Dink’s cooks brisket, spare ribs, and pork tenderloin over hickory smoke in an outdoor pit. When plated, the meat is brushed with a marvelous red-orange sauce that has a deep, tangy flavor, but not so much punch that it in any way detracts from the flavor of what it adorns. A hotter version of the sauce is available, and we liked it so much that we dipped our toasted bun in the bowl, bite for bite.
The spare ribs were so good that I left only denuded bones on the plate; the brisket, while slightly dry, had a deep smoke flavor, and was fully revived with a squirt or two of Dink’s sauce. Both are served, curiously, with a single green onion as a garnish on the plate. The menu also lists what’s called a pig dinner – pork loin cooked in smoke 4-6 hours — as well as smoked ham, smoked sausage, and a Dink’s burger.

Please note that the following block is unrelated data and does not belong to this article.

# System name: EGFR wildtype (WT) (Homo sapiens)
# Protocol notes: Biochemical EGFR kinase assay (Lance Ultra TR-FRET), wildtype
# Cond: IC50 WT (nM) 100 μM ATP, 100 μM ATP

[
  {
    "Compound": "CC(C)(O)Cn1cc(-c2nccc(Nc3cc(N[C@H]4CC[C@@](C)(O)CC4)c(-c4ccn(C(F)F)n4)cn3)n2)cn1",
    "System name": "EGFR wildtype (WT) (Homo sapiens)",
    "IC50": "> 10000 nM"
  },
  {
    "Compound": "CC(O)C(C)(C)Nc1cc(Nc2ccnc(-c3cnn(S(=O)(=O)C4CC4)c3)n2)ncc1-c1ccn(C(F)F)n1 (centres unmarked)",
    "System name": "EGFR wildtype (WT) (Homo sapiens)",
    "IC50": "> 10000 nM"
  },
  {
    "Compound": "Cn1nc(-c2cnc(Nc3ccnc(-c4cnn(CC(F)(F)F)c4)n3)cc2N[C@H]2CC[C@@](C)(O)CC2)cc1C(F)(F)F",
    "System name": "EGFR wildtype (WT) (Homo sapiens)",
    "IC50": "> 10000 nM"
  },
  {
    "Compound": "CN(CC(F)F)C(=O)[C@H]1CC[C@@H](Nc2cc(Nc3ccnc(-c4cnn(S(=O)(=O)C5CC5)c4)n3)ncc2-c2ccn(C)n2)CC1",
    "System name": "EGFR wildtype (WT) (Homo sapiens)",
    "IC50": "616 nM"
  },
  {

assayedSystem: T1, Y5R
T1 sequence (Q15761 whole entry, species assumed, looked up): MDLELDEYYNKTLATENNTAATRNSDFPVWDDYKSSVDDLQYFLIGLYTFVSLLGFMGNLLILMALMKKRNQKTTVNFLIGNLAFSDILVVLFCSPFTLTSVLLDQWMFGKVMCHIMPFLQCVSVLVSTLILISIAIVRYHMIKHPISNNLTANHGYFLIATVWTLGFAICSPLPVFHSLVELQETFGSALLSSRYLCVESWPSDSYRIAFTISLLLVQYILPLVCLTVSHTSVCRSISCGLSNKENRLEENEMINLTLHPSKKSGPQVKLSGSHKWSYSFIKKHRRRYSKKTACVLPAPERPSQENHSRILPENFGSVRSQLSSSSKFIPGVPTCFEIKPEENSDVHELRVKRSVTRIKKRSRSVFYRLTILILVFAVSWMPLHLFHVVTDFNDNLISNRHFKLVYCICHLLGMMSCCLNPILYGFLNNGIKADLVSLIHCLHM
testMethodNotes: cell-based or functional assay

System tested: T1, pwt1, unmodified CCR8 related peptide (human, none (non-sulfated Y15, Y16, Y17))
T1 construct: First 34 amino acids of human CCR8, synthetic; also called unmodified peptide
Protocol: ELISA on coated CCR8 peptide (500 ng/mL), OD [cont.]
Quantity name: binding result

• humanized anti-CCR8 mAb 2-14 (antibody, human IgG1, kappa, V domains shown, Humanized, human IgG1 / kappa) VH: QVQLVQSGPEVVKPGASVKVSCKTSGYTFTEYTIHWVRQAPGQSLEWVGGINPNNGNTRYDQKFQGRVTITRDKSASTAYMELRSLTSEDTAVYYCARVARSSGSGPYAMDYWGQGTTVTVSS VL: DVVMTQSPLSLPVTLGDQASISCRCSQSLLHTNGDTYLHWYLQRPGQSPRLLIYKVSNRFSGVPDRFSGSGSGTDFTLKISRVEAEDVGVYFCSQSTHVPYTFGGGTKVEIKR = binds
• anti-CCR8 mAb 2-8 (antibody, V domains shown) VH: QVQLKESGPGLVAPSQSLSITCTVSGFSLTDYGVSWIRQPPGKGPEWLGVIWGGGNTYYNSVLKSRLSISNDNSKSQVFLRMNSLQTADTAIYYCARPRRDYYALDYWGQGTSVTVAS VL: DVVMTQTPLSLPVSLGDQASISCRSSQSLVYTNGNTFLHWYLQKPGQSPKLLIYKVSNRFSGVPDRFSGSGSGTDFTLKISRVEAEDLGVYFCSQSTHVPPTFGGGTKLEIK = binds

It’s a big, multi-room establishment, occupied the night we dined by a widely varied clientele of couples and families, a large group of festive square dancers, a table of local ambulance personnel, some guys in overalls, others in pressed slacks and button-down shirts. Décor is cowpoke style, meaning mounted steer horns, pictures of hunters, cowboys, and Indians, and displays of the “Barbed Wire that Fenced the West.”